We present a comparison of animal-vehicle collision patterns which we have computed for selected roads in several countries (e. g. Poland, Finland, France, Hungary, Italy, Slovakia, Spain, Sweden and the USA). We used the KDE+ method for objective identification of dangerous locations (hotspots, clusters).
Application of the KDE+ method returns AVC divided into two groups: within a cluster and outside the cluster. Collisions within the clusters were predominantly caused by local factors directly connected to the location of the cluster (the parameters of the road and its closest vicinity). Collisions outside of the clusters were more likely induced by global factors (e. g. the time of day, regional weather).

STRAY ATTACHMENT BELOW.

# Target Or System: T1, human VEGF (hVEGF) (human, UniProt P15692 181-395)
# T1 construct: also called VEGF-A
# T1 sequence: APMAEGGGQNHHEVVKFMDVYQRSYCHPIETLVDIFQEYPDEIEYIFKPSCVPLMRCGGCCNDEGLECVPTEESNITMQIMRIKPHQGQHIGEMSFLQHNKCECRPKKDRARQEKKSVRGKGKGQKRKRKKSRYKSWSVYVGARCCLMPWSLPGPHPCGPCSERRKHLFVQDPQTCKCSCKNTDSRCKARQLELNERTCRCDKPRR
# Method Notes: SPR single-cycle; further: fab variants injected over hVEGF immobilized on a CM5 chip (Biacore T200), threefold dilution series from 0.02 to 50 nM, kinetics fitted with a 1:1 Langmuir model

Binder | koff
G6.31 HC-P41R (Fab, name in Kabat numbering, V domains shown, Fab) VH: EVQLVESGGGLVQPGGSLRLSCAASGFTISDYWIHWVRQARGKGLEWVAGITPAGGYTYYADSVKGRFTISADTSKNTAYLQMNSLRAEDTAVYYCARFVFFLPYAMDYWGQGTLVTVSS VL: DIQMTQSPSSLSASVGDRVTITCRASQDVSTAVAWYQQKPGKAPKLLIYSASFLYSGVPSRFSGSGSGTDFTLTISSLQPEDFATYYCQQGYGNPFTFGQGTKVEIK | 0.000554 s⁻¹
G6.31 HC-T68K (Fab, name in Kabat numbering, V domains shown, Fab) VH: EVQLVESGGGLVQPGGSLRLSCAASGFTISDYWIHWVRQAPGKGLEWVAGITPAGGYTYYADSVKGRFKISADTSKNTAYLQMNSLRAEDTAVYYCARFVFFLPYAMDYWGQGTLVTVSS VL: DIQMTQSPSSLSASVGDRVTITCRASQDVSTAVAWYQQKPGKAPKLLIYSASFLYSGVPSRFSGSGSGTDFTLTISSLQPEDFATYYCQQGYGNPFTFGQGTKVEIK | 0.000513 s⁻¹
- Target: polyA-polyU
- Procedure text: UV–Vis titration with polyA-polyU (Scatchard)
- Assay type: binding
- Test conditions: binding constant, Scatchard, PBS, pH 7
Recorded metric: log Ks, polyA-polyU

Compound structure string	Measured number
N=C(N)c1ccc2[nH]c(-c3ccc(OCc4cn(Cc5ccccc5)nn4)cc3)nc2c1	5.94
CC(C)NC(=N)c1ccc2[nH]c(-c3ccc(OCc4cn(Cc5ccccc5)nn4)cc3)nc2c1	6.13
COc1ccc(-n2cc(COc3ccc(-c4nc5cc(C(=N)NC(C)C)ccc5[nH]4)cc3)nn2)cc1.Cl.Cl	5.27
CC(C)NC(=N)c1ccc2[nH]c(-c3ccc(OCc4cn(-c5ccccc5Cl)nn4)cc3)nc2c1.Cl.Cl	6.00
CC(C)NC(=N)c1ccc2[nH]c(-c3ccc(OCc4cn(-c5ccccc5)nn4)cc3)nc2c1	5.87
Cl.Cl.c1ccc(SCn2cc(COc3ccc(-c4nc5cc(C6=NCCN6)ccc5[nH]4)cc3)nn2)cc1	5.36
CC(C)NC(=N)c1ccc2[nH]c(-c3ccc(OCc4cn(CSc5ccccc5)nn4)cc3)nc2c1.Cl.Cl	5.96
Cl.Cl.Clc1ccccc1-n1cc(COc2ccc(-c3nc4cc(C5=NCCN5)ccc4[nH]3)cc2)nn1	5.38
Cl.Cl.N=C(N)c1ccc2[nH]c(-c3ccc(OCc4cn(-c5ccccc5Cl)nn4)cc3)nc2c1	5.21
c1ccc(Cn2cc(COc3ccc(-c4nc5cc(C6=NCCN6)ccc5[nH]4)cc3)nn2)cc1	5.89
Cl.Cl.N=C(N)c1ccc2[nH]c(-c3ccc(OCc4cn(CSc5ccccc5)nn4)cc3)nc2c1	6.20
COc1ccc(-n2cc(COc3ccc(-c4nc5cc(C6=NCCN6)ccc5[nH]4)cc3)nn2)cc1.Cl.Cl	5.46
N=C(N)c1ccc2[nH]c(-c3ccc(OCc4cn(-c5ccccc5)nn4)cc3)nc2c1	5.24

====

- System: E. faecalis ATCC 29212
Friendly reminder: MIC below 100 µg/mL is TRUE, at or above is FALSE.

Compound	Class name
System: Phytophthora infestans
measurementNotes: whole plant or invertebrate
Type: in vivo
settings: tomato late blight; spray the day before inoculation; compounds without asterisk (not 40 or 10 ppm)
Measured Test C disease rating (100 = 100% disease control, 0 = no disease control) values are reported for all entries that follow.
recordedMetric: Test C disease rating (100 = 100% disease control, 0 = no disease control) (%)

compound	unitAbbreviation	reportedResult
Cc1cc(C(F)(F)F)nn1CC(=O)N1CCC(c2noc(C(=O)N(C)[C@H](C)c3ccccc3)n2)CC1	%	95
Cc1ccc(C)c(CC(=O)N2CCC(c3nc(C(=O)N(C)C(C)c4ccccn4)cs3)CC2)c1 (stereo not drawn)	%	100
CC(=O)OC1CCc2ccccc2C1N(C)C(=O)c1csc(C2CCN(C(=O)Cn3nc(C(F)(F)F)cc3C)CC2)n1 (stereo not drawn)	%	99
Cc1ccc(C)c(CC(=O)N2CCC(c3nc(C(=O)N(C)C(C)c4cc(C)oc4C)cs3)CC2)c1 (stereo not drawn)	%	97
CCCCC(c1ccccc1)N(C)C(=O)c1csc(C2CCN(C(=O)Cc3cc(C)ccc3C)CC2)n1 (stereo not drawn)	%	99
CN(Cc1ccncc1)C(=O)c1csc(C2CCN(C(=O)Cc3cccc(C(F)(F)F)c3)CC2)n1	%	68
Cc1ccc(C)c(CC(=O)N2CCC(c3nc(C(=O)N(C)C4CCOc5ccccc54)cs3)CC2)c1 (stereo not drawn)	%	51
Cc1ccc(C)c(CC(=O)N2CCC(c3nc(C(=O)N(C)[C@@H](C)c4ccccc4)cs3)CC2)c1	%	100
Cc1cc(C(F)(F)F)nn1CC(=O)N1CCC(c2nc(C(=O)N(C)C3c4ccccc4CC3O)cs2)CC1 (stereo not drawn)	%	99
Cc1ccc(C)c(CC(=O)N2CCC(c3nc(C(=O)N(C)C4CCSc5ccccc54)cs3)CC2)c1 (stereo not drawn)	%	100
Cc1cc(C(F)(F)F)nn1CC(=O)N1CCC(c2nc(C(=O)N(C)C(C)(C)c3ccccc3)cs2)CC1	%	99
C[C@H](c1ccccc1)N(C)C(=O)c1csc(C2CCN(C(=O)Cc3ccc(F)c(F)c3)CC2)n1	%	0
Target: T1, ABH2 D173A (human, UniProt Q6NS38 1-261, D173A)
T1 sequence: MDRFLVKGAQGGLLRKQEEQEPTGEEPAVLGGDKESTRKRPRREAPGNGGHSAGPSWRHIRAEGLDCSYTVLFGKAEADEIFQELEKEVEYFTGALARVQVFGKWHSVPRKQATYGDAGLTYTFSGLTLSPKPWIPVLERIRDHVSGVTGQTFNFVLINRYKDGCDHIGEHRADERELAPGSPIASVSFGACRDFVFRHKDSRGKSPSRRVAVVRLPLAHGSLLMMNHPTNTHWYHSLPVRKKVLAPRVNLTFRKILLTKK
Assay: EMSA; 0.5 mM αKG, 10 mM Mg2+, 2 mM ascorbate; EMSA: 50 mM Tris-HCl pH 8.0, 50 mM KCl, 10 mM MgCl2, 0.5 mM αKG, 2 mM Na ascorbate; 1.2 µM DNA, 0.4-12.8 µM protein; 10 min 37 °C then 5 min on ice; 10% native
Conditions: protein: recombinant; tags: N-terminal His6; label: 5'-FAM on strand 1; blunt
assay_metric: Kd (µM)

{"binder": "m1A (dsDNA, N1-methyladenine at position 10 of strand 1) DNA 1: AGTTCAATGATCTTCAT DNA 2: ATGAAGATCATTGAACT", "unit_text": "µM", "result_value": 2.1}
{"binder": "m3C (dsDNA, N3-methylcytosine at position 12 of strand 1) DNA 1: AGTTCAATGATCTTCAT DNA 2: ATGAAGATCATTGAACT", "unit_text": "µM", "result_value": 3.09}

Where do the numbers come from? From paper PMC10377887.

The data from national or local AVC databases differed by a system of localization (GPS, linear stationing, other) and road network data. Various GIS approaches had to be, therefore, used to prepare the input files. The outcomes of these pilot studies with regard to the similarities and differences of the AVC patterns will be discussed.
road kill; GIS; traffic accidents; animal-vehicle collisions; kernel density estimation; hotspots; KDE+